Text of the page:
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The Seed and The Damage Done: RSA SecurID

By Mark Diodati | June 02, 2011 | 0 Comments

The fallout from the March attack on RSA has arrived. Per the news agencies—and the excellent blog post by Bob Cringely—several large defense contractors (Lockheed Martin, L-3, and potentially Northrop Grumman) were attacked using the information stolen in the March attack. The tokens associated with the stolen information should now be considered compromised. Recent events indicate that it’s very likely that the stolen information can be used to mount attacks on other RSA customers, and not just defense contractors.

RSA SecurID customers should demand replacement tokens, and the delivered tokens must be manufactured after implementation of RSA’s post-attack security procedures. Until RSA customers receive the replacement tokens and endure the subsequent pain and suffering of distributing them, customers should follow RSA’s instructions that were received after the initial attack.

While we are talking about the protection of SecurID token information, the attack vector that organizations dismiss at their peril is the on-premises secure storage of the token information. I have seen many seed record CDs (OK, floppies back in the day) on the desks of system administrators or sitting on top of the SecurID server. Also, the token information can be retrieved out of the server by the knowledgeable SecurID system administrator.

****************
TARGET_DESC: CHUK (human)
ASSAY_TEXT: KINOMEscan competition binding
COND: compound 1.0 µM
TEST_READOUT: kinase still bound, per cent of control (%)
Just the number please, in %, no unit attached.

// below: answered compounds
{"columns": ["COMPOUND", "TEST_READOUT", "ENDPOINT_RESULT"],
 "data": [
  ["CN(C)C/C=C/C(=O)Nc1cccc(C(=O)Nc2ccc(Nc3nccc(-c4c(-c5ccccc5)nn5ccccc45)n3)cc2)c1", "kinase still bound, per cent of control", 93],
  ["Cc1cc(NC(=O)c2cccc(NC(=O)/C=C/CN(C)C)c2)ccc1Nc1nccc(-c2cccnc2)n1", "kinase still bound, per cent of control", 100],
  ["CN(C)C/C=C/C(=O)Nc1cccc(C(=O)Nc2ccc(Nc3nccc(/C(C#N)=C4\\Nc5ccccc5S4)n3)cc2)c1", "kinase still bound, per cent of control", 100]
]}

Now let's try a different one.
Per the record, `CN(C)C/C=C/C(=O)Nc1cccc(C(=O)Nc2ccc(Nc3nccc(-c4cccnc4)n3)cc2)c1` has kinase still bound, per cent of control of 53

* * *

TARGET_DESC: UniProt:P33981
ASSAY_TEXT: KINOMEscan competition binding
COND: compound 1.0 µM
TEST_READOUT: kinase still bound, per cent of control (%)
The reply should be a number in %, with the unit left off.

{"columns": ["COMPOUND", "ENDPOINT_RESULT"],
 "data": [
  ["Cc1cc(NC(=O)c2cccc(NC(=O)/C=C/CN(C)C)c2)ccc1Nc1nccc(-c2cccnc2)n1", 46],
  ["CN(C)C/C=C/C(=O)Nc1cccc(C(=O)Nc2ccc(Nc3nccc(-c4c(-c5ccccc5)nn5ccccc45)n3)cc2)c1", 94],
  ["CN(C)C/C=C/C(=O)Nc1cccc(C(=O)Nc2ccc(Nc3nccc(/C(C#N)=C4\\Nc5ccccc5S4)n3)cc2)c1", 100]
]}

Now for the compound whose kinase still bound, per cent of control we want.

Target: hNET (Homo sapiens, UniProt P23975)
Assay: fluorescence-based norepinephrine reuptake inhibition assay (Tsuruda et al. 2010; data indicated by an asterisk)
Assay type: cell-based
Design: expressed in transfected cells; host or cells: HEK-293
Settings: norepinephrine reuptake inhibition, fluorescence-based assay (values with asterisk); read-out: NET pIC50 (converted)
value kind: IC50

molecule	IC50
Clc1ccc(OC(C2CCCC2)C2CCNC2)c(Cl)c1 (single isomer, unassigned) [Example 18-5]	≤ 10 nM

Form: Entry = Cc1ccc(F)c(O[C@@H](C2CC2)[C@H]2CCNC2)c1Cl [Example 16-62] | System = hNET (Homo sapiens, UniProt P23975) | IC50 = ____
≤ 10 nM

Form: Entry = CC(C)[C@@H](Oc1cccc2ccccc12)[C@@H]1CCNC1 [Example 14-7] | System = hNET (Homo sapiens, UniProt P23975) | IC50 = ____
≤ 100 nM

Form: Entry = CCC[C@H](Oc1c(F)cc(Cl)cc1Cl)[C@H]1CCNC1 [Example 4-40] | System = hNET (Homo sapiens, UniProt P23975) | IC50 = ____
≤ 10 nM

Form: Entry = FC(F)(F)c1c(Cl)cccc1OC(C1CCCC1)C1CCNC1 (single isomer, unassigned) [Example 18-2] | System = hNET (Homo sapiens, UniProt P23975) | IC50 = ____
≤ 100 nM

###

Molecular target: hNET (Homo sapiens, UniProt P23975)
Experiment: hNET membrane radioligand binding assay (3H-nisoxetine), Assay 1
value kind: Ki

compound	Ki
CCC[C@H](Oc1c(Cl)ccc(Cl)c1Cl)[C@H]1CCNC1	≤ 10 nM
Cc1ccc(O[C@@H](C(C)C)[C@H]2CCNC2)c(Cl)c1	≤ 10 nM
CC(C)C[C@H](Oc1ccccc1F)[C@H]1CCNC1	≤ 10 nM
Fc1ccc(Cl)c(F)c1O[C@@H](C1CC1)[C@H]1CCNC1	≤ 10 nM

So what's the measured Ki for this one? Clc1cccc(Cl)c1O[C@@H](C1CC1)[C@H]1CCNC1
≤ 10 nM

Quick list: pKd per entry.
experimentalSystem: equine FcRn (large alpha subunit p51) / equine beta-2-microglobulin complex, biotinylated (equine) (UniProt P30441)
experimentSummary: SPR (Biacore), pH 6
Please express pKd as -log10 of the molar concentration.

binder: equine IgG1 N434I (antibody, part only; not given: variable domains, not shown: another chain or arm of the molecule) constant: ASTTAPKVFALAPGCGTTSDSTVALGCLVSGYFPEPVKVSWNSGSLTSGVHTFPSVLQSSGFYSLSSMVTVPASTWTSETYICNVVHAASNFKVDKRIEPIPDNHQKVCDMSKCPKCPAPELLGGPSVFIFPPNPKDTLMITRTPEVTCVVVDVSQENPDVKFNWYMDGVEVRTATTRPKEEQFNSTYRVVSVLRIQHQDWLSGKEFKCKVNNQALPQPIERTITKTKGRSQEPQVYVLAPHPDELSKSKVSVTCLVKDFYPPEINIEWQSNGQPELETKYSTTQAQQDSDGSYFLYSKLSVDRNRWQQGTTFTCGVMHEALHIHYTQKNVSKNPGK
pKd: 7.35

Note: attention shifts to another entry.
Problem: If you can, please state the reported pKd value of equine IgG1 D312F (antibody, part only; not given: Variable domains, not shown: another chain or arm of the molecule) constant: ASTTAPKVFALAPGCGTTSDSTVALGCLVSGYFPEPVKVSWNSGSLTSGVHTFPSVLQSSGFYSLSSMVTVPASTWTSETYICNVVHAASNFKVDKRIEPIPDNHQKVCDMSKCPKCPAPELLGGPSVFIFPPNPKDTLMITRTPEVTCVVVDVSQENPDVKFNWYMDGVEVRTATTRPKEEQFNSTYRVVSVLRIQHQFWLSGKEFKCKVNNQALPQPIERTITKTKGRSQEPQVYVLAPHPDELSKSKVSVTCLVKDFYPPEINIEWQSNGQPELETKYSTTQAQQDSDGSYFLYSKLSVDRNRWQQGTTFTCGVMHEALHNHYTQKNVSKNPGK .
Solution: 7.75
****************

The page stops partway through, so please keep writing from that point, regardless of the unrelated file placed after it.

The reputation of the RSA SecurID OTP technology may be badly tarnished due to this attack. However, the real damage is limited to the token information that was stolen. In other words, tokens created by RSA after the attack should not be vulnerable, assuming that RSA’s new precautions are effective. By the way, did you notice that most of RSA’s competitors were publically quiet after the March attack? You can bet that that they were shoring up their OTP security. We’ll be talking about stronger authentication at the Catalyst Conference.

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